Comet may be Brighter than Originally Expected in March 2013

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By Patrick Comins on November 3, 2012, 8:44am Last modified: November 6, 2012, 9:42am

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(Comet Lovejoy on December 22, 2011 at the European Southern Observatory at Paranal.  Photo by G. Blanchard( 

There is some bright news for a change.  When Comet Panstarrs (C/2011 L4) was first analyzed, it was expected to be as bright as magnitude 0 or -1 (not quite as bright as Sirius) when it reached perihelion (closest approach to the sun) in March 2012.   On October 23rd though, astronomer Jose Pablo Navarro Pina announced that he had recalculated the brightness curve for the comet and now expects it to reach magnitude -4 when it graces our skies next March. This is as bright as the planet Venus!

Although it was originally expected to be very bright by comet standards, the low elevation above the western horizon would likely have made viewing difficult through the fading glare of the sun.   At the recalculated brightness though, it should be an easy naked eye object and perhaps be a spectacular sight as it slowly rises above the twilight into late March.   The comet will eventually rise well into the nighttime sky as it pulls away from the sun and fades, but this added brightness should provide an extended period of naked eye viewing.  It may still be visible to the unaided eye and/or an easy binocular object as it passes very close to the Andromeda Galaxy in early April:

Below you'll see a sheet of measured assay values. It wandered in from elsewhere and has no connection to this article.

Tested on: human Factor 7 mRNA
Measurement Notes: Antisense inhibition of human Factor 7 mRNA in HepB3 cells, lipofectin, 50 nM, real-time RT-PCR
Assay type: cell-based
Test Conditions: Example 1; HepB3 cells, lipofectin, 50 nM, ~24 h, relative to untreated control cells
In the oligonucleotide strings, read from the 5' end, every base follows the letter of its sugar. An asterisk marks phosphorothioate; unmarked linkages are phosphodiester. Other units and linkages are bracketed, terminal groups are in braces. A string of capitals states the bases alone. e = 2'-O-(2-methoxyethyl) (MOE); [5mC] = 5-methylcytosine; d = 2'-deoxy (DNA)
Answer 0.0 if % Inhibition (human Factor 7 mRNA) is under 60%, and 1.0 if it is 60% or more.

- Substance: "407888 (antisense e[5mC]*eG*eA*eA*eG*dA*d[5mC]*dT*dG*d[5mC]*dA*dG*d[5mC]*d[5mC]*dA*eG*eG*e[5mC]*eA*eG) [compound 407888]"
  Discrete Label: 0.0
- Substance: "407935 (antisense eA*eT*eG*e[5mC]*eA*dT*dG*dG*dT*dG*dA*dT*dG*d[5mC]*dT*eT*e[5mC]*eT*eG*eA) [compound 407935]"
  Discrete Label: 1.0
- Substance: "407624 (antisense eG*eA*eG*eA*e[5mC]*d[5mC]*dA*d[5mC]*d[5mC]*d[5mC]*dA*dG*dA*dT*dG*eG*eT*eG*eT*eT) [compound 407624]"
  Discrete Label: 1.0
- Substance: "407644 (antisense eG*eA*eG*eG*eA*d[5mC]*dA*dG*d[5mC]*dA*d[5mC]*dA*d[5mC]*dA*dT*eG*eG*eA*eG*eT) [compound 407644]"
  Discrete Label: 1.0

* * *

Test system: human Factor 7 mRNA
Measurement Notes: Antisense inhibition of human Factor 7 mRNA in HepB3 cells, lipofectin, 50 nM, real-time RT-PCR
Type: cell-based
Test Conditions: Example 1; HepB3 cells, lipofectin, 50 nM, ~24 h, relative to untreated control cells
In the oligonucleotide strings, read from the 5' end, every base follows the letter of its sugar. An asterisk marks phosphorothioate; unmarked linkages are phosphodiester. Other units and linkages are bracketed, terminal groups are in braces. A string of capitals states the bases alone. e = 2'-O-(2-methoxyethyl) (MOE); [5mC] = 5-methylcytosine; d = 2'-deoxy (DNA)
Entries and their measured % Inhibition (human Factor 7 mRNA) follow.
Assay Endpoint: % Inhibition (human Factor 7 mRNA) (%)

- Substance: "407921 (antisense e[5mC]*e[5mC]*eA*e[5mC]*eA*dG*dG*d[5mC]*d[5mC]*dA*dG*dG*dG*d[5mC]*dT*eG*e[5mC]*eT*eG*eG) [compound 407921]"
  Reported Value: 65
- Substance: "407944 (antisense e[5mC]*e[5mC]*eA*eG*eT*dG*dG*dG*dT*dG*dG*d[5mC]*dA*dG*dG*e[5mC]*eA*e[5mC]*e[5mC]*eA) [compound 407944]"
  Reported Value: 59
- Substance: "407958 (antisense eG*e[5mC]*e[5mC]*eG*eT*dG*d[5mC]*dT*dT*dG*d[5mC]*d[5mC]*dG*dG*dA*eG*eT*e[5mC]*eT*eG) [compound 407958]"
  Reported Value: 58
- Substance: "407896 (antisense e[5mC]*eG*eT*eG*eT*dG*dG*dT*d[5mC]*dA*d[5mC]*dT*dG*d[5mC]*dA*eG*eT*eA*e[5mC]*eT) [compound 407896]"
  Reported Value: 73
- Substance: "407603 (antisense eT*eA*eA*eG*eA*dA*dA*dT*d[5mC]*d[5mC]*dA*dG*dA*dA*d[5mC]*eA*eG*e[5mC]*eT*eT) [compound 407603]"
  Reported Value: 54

Of course, comets are quite unpredictable and can ultimately disappoint or exceed expectations.  We will likely just have to be surprised come March, as the comet will be hidden from our view by the glare of the sun until that time.  

But wait, Panstarrs is just the opening act, another, even brighter comet is on the way for November, 2013, Comet ISON (C/2012 S1).  This second comet may be as bright as any seen in history.    For more information on ISON, please see my earlier article here: 

For an amazing time-lapse of another horizon hugger in the Southern Hemisphere  Comet Lovejoy, please see this (to see the best effect, set to full screen viewing):

You can keep up to date on both comets on Facebook here:

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Patrick Comins

Town: Meriden, CT  

Reporting for WXedge since September 2012.

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